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Malawi: Eric Aniva “hyena” sex predator sentenced to 2 years in jail for engaging in harmful cultural practices

Eric Aniva, an HIV-positive Malawian man who confessed that he was paid to have sex with widows and under-age girls has been sentenced to two years in prison with hard labour for engaging in harmful cultural practices in contravention of the country’s Gender Act. Could the conviction deter other “hyenas” from engaging in the harmful practice?

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Eric Aniva, an HIV-positive Malawian man who earlier this year confessed that he was paid to have sex with widows, and under-age girls as part of a cleansing ritual has been sentenced to two years in prison with hard labour.

Aniva was convicted for engaging in harmful cultural practices in contravention of the country’s Gender Act.

In July, Aniva featured in a BBC report in which he implicated himself in rites of passage, where he said parents hired him to have sex with the girls when they reach puberty as part of ritual cleansing. He told the BBC that he received between US.$4 to US.$7 each encounter for his “hyena” duty. He also revealed that he had unprotected sex with bereaved widows as part of a cleansing ritual, and he also got paid for his services.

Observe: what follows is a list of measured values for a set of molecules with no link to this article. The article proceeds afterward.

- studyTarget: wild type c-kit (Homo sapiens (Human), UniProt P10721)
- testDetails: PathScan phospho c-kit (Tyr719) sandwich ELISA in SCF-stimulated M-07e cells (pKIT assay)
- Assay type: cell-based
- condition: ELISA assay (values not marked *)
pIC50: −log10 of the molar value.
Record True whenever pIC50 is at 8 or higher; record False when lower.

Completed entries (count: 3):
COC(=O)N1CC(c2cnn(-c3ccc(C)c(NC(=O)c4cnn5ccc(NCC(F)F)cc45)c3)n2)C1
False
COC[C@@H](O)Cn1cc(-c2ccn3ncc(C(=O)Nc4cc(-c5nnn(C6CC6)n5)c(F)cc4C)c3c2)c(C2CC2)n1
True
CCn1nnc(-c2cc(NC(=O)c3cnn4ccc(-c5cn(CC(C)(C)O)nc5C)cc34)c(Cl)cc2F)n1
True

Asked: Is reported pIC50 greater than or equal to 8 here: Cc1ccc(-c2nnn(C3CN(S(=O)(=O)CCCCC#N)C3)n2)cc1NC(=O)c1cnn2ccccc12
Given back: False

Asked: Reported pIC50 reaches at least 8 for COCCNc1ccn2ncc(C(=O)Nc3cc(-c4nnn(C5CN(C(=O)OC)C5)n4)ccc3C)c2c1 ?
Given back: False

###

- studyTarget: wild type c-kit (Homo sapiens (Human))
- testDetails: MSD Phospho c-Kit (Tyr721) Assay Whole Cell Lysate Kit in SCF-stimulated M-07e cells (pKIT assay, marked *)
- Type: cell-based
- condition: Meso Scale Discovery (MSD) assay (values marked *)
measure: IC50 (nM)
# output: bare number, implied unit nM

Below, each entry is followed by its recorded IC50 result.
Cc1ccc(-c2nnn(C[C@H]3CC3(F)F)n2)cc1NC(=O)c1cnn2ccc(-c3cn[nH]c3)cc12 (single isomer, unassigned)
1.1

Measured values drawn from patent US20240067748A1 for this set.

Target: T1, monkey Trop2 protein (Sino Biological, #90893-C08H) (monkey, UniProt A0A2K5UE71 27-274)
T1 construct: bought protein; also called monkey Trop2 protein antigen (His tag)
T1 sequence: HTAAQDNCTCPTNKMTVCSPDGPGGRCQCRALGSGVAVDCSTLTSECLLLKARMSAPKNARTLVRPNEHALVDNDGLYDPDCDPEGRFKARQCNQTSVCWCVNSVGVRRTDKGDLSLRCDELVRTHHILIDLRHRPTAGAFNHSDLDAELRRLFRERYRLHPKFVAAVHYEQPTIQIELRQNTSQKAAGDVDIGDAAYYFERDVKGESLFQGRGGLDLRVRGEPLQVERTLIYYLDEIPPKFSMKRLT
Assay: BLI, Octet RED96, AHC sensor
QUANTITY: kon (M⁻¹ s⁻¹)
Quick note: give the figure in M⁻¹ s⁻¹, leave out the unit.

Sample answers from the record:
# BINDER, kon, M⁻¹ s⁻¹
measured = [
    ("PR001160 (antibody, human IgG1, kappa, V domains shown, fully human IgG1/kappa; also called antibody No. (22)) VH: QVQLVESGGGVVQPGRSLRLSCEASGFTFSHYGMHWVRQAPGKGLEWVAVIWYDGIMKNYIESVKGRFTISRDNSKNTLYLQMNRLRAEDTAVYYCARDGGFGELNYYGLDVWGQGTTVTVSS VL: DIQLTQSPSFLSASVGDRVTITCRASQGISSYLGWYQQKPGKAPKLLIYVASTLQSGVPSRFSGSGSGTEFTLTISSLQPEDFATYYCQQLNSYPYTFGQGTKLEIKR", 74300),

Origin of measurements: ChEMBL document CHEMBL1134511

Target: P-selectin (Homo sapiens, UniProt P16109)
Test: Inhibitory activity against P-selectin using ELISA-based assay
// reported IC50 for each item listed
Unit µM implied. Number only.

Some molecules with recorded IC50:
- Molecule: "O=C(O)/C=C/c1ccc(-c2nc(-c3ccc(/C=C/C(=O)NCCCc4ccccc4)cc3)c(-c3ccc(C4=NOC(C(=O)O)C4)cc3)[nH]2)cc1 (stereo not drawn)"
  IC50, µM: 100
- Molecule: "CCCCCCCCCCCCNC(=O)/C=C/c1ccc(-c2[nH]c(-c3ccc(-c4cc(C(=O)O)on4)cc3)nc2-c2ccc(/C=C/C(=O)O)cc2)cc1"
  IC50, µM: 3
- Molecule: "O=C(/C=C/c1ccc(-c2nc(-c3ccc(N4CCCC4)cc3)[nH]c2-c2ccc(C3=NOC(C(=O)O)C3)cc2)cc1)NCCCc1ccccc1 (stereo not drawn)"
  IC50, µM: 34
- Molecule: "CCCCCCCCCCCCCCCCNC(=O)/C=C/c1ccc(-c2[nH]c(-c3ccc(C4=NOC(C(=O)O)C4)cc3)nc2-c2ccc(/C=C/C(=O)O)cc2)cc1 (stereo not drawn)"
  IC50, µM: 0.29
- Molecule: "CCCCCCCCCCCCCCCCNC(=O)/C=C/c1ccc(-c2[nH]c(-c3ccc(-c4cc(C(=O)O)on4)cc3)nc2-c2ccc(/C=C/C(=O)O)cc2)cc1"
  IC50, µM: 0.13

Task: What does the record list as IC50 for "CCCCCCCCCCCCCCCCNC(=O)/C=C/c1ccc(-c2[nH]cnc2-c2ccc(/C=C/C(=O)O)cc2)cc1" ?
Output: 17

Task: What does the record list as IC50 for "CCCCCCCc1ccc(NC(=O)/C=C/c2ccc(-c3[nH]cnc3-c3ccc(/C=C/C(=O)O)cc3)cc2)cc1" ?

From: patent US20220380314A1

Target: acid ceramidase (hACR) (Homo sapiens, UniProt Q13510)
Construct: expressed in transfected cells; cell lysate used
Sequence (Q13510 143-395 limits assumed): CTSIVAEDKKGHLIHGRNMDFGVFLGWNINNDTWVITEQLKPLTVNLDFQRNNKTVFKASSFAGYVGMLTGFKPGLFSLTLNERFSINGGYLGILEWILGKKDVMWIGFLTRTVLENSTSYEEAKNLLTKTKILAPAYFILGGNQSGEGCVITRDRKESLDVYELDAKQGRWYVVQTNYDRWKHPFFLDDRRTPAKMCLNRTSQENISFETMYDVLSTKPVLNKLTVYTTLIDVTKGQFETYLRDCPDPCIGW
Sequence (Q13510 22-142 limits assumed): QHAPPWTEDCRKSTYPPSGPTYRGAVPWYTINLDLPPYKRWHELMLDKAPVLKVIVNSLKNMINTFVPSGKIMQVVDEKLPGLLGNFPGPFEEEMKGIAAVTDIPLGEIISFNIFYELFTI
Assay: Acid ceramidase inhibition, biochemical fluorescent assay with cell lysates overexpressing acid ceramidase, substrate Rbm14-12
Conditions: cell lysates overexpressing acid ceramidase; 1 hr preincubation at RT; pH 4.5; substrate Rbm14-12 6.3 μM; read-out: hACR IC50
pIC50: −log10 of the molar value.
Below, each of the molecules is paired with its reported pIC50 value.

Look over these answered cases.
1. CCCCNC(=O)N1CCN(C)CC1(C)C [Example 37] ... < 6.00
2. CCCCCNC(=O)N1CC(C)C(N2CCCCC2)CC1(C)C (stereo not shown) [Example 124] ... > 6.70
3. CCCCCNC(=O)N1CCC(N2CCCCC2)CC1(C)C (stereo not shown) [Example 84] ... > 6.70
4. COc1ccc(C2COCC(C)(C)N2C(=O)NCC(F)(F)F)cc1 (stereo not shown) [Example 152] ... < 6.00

Aniva was arrested on President Peter Mutharika’s orders, Photo: BBC

Aniva was arrested on President Peter Mutharika’s orders, Photo: BBC

Aniva’s shocking confession sent social media into a meltdown, and the revelation caused an international outcry, which prompted his arrest at President Peter Mutharika’s orders.

However, Aniva was only charged for having unprotected sex with widows (engaging in harmful cultural practices) in contravention of the country’s Gender Act.

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Read: Malawi to institute tough laws against harmful cultural practices

Two women reportedly testified against Aniva. However, he was not tried for defiling young girls, as none of the under-age victims came forward to testify against him.

While the conviction of Aniva is a welcome development, it is concerning that the practice is remains prevalent in parts of the country, and other “hyenas” will remain on the prowl. The practice is unlikely to stop immediately, and men will continue to secretly participate in the rite, exposing young and vulnerable girls and widows to abuse.

While Aniva’s arrest continues to be applauded, the government of Malawi and civil groups need to do more to ensure that first the laws are put into place, and once the laws are enacted, the victims of the practices are educated and empowered on how to resist these practices and seek protection offered by the justice system.

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